Developing Situational Leadership Skills
By Amy Dano
Developing situational leadership skills is one of the most important things an organization can do for its in-house managers. Situational leadership allows for flexibility, which makes the workplace more efficient no matter the challenges or changing scenarios. Take a closer look at situational leadership and its importance.
Situational Leadership: What Is It, and Why Is It Important?
Situational leadership is a type of leadership style that involves the leader adjusting and adapting their management styles to suit the situation. Instead of the leader’s style being specific or solely reliant on their skills, the style is built around the understanding that different situations require different approaches. For example, the leader may adjust their management style to better cater to team members’ personality traits or habits.
Situational leadership is important in leadership development because this gives the individual the ability to use several methodologies to achieve ultimate goals. Often touted as a transitional style of leading others, a situational leader rarely encounters stumbling blocks that hinder their efficacy in leading. They adjust, re-examine, and make changes quickly to handle responsibilities. Situational leadership is valuable because it:
- Increases productivity
- Encourages collaboration
- Offers flexibility
- Boosts motivation among the team
- Counteracts challenges
- Encourages confidence within the team
Different Situational Leadership Styles
There are several situational leadership styles that a leader may use depending on the situation. Here is a closer look at the four most recognized styles.
Directing or telling styles involve the team leader offering close supervision and offering consistent guidance. Normally, leaders using the directing style will be making the decisions and then simply communicating clear directions to team members. This style of often used when the team members have little experience or when repetitive outcomes are necessary.
Coaching styles are used when team members struggle to complete a certain duty, are unmotivated, or need encouragement to achieve a certain task. The leader adjusts their style to sell members on why they should or how they can improve or get to a certain level.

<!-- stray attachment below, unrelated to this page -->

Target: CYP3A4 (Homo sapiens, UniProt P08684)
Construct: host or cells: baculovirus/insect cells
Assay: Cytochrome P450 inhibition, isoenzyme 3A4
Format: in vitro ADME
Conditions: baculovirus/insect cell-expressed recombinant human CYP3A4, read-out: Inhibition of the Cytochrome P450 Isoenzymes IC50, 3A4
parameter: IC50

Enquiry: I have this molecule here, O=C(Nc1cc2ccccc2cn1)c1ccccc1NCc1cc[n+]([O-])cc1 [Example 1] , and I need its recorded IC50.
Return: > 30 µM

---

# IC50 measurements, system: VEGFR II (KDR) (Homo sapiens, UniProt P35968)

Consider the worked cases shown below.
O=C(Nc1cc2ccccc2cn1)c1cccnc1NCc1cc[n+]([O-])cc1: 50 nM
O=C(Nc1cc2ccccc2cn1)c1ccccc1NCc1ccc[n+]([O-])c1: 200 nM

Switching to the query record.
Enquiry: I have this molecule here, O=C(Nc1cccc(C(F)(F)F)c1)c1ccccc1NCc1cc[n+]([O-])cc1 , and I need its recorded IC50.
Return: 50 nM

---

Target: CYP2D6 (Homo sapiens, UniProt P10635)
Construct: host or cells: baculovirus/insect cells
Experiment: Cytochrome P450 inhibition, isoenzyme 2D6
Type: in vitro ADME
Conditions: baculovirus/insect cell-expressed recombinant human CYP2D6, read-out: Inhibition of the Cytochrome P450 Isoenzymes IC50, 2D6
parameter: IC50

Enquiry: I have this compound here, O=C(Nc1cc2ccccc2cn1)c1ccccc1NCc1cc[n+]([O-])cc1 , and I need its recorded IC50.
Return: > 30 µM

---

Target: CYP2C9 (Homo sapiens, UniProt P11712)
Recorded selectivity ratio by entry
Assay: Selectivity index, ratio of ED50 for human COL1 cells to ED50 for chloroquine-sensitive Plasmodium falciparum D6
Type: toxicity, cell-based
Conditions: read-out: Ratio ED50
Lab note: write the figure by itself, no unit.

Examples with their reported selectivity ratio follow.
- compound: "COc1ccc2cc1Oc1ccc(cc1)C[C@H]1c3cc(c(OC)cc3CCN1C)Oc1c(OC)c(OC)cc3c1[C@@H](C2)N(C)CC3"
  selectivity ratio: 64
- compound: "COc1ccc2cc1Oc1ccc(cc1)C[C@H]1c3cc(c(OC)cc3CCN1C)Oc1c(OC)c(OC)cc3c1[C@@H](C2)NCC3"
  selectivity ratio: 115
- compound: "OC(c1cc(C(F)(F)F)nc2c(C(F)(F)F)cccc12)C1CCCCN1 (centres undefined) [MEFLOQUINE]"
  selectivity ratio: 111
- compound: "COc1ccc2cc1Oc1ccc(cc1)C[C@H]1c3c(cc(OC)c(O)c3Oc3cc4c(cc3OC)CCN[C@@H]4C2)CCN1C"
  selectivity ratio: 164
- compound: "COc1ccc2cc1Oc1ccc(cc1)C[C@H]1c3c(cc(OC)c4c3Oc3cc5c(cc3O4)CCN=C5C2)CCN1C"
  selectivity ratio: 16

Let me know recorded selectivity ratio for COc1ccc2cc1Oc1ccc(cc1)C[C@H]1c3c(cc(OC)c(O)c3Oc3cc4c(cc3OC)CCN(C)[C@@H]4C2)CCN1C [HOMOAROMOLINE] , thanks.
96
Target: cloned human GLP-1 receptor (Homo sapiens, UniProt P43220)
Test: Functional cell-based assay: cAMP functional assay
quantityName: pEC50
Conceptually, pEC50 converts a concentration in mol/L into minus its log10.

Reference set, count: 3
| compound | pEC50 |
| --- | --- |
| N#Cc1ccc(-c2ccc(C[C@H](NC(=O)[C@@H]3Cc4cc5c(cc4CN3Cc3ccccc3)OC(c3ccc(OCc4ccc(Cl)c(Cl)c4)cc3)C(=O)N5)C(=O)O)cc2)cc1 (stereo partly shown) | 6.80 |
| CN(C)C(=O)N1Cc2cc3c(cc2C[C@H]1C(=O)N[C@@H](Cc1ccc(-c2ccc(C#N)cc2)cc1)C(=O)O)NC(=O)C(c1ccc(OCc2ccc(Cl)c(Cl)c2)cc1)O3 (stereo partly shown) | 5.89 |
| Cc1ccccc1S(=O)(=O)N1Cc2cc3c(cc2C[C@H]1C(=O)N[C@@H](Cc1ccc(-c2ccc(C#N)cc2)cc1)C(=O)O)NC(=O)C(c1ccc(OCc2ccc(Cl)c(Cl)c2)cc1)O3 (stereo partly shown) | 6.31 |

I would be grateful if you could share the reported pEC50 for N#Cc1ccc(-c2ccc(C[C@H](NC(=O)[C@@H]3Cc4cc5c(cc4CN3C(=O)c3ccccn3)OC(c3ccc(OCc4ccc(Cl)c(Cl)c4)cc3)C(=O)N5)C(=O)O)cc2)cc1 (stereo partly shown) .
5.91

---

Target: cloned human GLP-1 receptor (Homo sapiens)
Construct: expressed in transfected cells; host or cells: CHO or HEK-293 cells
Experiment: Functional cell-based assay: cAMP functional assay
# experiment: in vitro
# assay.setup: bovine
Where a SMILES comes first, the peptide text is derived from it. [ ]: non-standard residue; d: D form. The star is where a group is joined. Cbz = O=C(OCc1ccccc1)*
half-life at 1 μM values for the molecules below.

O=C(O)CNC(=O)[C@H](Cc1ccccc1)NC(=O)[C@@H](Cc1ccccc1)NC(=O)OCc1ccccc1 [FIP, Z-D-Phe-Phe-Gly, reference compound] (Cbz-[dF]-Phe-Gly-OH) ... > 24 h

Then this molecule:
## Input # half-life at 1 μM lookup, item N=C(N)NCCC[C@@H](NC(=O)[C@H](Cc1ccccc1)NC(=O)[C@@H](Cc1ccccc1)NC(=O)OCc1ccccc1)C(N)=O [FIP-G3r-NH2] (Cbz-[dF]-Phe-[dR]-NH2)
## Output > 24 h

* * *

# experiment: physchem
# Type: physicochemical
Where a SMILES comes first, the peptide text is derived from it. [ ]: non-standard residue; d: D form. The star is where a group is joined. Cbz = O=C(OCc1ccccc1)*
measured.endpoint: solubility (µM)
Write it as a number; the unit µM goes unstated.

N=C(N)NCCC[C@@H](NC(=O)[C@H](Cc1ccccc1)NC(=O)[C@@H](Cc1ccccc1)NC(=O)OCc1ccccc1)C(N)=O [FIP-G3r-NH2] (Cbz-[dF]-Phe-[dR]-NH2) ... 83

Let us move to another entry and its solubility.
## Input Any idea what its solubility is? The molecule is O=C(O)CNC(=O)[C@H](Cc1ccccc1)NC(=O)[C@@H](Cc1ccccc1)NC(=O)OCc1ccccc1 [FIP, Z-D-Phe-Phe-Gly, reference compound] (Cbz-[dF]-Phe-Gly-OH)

Supporting situational leadership involves the leader actively participating with a competent team. They may offer guidance, instruction, or direction, but will also leave final decisions about making adjustments up to the team members.
Delegating in situational leadership means assigning tasks to other competent members of the team. The leader is still open when the team needs instruction, but the leader also allows them to work independently.
The Qualities of a Situational Leader
The best situational leaders possess specific traits that make them effective at adaptability. Some of the most important qualities of a situational leader include:
- Flexible enough to adapt to changing needs and circumstances
- Highly effective at giving direction to others
- Encourages active participation of team members
- Successful at delegating tasks to others
- Capable of offering coaching to encourage independence and growth
- Transparent and honest about situations with communication
Grow the Leaders in Your Organization with Leadership Training from Learn2
Having effective situational leadership in your organization means you have a team that is better capable of handling shifts and changes. Leadership development training from Learn2 delivers the tools for developing situational leadership skills in your organization. Contact Learn2 today to find out how we can support and develop your leaders.
DISCOVER YOUR NATURAL COMMUNICATION STYLE.
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